Following a J.D. Martinez flyout, Xander Bogaerts also drew a walk. As it turns out, while Weber isn’t very good, Tanner Roark may also be a subscriber to the school of not being very good. Would it become a battle of which team had the worst pitching?

Then the unthinkable happened... Roark walked Mitch Moreland too, bringing in the tying run!

Toronto Blue Jays v Boston Red Sox Photo by Adam Glanzman/Getty Images

Unfortunately Christian Vazquez grounding into a double play ended the first inning before the Red Sox offense could really get going. 1-1 after 1, and it already has the feeling that it’s going to be a long night.

While Weber recovered nicely in the second inning, Roark was not so fortunate. Roark left a hanger right over the heart of the plate and Alex Verdugo certainly let Roark know it. Letting one loose into the Monster seats, Verdugo put the Red Sox ahead 2-1, with no outs on the board. The Red Sox did nothing with those other three outs, however.

I hope you weren’t taking the second inning success of Weber as a reason to be confident. Remember Bo Bichette? He’s pretty good at baseball I’ve heard. He hit a ball pretty much perfectly down the line to the monster. Andrew Benintendi struggles to get the ball out from underneath one of the ledges in foul territory. Cavan Biggio, who had reached earlier on a single, scored. The game was tied yet again after 2 12 innings.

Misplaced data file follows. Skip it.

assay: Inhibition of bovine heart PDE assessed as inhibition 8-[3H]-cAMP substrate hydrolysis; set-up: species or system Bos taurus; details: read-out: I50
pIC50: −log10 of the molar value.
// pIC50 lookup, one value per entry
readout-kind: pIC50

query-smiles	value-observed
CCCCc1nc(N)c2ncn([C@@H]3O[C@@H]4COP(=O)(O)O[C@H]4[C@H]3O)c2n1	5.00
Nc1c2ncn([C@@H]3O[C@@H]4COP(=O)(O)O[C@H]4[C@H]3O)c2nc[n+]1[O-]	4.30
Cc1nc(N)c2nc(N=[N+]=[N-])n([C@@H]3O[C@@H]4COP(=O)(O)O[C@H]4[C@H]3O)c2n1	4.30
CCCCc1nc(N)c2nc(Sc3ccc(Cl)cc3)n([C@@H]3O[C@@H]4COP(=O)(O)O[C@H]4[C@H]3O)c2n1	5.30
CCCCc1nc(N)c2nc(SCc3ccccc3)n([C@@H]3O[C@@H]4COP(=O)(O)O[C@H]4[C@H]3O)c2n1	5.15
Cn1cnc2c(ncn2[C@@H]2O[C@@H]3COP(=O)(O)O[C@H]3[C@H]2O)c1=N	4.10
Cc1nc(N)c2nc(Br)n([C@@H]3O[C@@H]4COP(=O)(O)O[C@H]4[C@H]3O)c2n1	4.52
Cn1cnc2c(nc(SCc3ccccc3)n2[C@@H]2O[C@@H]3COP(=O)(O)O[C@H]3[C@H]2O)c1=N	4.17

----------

Have you ever ridden on a see-saw? If not, I am very sorry, they are pretty fun I guess. If so, you totally understand how the first three innings went. In the bottom half of the third, Bogaerts hit a single of his own, and then Mitch Moreland launched a home run into deep right field, to give the Red Sox a 4-2 lead. For some reason, the Blue Jays decided it was a good idea to keep Tanner Roark out there. Yes, the same Tanner Roark who had been missing all over the strike zone in the first two innings, walking everyone. This same Tanner Roark engaged Alex Verdugo in a 10 pitch at-bat. Yes, it ended in a ground-out, but it was an impressive at bat nonetheless. Inning over, 4-2 Red Sox after three innings of play.

Ryan Weber’s outing ended after he gave up a single to lead off the fourth inning. All told, his final line reads as 3.0 innings pitched, 5 hits, 2 walks, 3 strikeouts, and 2 earned runs allowed. His ERA went down to 9.90. That’s not great.